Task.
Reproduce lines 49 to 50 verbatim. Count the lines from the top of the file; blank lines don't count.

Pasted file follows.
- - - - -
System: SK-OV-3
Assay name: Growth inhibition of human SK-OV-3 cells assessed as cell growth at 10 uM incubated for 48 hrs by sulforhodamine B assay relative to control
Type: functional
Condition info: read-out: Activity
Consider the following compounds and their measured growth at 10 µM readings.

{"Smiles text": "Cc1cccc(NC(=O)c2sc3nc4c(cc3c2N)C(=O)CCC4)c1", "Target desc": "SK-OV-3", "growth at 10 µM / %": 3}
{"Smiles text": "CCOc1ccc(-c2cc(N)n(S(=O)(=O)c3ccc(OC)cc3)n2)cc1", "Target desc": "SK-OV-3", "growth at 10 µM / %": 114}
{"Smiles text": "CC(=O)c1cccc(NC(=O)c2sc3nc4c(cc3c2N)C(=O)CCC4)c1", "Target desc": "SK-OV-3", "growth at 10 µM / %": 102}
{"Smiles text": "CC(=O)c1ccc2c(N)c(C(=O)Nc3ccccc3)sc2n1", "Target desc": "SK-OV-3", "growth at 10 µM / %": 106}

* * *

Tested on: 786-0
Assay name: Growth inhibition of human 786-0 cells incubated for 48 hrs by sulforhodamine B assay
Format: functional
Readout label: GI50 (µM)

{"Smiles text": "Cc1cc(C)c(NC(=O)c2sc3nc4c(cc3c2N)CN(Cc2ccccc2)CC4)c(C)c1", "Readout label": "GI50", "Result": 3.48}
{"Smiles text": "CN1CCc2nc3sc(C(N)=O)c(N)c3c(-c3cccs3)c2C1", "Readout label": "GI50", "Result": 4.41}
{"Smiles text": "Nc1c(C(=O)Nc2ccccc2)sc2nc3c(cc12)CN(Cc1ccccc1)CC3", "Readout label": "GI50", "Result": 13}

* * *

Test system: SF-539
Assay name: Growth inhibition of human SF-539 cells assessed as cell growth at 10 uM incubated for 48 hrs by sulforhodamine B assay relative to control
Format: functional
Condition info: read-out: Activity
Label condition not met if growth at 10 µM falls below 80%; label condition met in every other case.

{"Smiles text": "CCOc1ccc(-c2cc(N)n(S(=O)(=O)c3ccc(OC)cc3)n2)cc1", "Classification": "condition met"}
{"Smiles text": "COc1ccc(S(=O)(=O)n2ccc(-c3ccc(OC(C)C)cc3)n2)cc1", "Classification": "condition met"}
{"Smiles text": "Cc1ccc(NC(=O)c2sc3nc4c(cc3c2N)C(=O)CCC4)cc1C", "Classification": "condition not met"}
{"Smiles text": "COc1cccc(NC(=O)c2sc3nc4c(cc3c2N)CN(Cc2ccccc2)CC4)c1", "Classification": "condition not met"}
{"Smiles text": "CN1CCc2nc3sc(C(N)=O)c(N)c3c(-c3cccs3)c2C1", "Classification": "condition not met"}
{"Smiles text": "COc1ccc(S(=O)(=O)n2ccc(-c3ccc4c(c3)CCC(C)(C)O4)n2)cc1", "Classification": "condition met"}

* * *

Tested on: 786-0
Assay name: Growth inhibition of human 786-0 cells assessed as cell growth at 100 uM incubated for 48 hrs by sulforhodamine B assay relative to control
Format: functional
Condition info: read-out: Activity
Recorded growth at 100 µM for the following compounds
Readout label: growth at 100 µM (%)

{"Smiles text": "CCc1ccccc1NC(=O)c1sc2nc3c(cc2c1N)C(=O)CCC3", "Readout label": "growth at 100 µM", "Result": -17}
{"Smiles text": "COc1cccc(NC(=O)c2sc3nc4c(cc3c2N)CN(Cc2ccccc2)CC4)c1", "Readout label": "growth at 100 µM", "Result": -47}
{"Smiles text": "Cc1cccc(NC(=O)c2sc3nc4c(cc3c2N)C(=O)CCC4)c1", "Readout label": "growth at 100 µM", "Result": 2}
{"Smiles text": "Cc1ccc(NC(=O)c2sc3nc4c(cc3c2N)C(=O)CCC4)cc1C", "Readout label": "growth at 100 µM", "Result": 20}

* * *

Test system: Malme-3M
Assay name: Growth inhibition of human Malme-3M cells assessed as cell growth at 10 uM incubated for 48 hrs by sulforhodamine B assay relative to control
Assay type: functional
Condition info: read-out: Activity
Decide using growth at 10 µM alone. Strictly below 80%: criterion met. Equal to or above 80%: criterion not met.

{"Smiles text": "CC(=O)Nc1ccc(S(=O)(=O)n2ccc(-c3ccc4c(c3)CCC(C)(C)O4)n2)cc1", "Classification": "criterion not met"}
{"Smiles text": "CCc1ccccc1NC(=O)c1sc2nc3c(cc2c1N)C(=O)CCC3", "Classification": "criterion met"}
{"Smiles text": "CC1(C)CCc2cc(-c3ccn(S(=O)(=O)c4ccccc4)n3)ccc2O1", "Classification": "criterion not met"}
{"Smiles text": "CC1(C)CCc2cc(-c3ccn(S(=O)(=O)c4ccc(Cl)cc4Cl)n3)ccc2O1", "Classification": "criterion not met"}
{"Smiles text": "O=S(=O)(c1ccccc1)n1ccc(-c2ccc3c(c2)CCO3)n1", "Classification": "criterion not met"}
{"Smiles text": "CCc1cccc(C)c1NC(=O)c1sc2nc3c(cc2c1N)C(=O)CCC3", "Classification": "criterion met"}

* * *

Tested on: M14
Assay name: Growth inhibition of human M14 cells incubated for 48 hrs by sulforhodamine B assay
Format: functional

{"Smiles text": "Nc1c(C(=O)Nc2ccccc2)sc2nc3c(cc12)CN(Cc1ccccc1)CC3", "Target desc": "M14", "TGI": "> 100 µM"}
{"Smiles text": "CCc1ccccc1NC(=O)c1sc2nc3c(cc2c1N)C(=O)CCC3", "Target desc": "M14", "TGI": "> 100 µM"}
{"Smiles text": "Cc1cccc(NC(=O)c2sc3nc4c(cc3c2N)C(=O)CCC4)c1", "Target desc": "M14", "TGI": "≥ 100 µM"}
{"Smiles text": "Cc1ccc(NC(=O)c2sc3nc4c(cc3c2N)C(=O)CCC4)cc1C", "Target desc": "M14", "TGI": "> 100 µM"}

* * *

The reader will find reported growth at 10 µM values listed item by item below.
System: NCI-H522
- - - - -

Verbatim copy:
{"Smiles text": "CC1(C)CCc2cc(-c3ccn(S(=O)(=O)c4ccccc4)n3)ccc2O1", "Classification": "criterion not met"}
{"Smiles text": "CC1(C)CCc2cc(-c3ccn(S(=O)(=O)c4ccc(Cl)cc4Cl)n3)ccc2O1", "Classification": "criterion not met"}